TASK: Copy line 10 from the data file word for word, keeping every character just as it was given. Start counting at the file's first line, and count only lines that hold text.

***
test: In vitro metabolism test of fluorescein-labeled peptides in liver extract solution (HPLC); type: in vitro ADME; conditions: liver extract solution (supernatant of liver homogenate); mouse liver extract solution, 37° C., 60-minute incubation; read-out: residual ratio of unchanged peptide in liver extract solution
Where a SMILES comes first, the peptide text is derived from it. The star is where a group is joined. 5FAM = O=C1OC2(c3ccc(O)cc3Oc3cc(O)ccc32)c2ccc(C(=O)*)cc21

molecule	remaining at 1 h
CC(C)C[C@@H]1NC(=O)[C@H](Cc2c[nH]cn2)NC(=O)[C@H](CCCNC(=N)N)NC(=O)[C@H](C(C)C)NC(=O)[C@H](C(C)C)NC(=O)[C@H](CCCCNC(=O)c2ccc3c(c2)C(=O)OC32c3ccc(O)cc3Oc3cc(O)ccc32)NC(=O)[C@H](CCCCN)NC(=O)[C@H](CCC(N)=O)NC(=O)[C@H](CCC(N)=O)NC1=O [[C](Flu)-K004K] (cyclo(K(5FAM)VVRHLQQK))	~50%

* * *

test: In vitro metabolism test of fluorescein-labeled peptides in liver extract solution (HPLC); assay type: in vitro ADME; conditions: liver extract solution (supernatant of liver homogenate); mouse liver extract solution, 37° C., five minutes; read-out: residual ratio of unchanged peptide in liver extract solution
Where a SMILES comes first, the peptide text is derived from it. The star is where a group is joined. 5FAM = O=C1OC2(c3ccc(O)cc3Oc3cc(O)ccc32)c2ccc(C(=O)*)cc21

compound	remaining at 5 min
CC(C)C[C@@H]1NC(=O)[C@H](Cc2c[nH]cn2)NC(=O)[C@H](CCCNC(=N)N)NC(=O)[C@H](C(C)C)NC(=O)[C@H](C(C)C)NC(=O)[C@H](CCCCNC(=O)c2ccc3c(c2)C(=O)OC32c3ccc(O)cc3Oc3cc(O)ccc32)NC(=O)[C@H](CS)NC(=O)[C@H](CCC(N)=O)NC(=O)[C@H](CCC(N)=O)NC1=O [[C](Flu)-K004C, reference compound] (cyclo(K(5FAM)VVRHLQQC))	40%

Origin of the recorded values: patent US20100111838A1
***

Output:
Origin of the recorded values: patent US20100111838A1